A musical festival that celebrates the patron saint of Montemerano in the best way possible – with plenty of delicious local delicacies, exuberant dancing and fascinating arts and crafts.
The festivities kick off with a parade of the various noble and powerful characters who made Montemerano a free city in the Middle Ages. Just so you know, this isn’t some half hearted dress up party. When you decide to live in Montemerano, you promise to participate in every one of their festivals.
Only old age keeps the Montemeranesi from dressing up in medieval costume to celebrate. Everyone has their own costume that they pull out especially for days like these. They’re even assigned roles based on their professions or, at times, intelligence!
As the noisy and colourful parade makes it way to the centre of town, the Piazza del Castello, the king and queen gather with the other noble families to formally open the festivities. They do this by launching a gigantic handmade balloon into the air. This is a tradition that I’ve only ever seen in Montemerano and isn’t always successful.
There are only a few families left that specialise in making this hot air balloon. They spend weeks gluing the delicate squares of paper together, coating them in a special lacquer and ensuring they dry flat. Then all their hard work is put to the test when specially trained locals light the fire underneath the balloon and (hopefully) launch it into the air. The better the balloon flies, the better the festival will be.
After a night of hard partying, the festival takes a solemn turn with a morning mass dedicated to San Giorgio himself and performed by the local bishop. Residents are meant to spend the rest of the day reflecting on their sins and renewing connections with their family.
On the third day of the festival, things kick into gear again and everyone gets together for the Giostra del Drago (Tournament of the Dragon) – a costume duel that is more than 30 years old.
Once again this year’s king and queen and their noble friends gather in the Piazza del Castello to watch the three town districts, Il Borgo, Il Croce and Il Castello, battle it out for the crown and a year’s worth of bragging rights.
The last day of the festival is dedicated to children’s games and merriment all round. There’s sword fighting for the kids, dramatic reenactments, ancient artisan demonstrations and plenty of good food and drink. To be honest, there is never a dull moment during this festival and the music! The music is just incredible, even if it is a bit daggy!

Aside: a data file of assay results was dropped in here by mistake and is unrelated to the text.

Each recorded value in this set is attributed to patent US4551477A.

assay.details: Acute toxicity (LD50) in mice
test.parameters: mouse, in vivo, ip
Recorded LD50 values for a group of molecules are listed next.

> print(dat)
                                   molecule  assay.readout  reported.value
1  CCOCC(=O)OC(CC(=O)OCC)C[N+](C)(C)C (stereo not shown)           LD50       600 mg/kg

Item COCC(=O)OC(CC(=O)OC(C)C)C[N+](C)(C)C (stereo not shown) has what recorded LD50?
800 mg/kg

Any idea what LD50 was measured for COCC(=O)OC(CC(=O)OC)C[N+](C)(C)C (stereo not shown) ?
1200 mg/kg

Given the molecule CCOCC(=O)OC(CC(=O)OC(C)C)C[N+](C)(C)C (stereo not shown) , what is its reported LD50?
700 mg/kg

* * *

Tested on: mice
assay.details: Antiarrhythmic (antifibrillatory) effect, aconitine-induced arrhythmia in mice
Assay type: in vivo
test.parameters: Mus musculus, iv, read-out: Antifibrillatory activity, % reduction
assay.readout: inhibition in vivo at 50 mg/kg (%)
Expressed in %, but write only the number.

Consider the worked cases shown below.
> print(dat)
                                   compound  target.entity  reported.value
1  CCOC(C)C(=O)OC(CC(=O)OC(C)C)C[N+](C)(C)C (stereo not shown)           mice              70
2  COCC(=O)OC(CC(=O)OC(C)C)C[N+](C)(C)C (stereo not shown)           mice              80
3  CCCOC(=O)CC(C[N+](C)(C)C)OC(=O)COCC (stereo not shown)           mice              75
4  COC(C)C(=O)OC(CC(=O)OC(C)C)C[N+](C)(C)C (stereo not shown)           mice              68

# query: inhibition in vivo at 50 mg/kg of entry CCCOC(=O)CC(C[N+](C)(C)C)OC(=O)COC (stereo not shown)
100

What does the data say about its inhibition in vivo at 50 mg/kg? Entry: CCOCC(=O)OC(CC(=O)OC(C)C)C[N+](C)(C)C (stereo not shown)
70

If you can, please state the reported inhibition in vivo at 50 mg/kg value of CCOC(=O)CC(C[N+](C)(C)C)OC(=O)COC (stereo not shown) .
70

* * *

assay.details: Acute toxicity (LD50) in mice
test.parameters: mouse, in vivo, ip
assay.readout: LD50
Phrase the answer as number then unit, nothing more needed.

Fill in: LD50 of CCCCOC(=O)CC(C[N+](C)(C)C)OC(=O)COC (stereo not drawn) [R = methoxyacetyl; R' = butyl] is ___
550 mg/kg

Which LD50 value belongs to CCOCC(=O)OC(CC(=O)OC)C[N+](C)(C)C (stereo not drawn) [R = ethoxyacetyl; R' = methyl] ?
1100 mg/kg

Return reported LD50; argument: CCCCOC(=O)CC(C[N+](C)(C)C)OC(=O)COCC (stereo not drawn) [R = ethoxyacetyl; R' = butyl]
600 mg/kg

I don’t think I can do this festival justice. I mean, I haven’t even mentioned the philharmonic orchestra that entertains you throughout the four days, the various themed dinners at the local restaurants, the different stalls and the fireworks that light up the sky on the final night.
But for me there is only one thing that really stands out and that’s the refreshments served in the Piazza del Castello every evening just before the band takes centre stage and the dancing starts.
It might not sound like much, but these refreshments are provided by Montemerano’s locals themselves. They bake cakes, serve up homemade cheese and different salamis, make biscuits and get bottles and bottles of different drinks especially for this event.
I can tell you that I have been to many a festival in the Maremma and beyond, and I have never seen anything so thoughtful. All the refreshments are free and there is plenty to go around. If that’s not a symbol of the town’s spirit and absolute charm, then I don’t know what is.
Discover the undiscovered Tuscany like a local with the only English language guidebook. Pick up a copy in print or as a PDF, ePub & mobi and get gorgeous photos, insider tips, restaurant and accommodation guides and info on all the main attractions. Buy a copy here.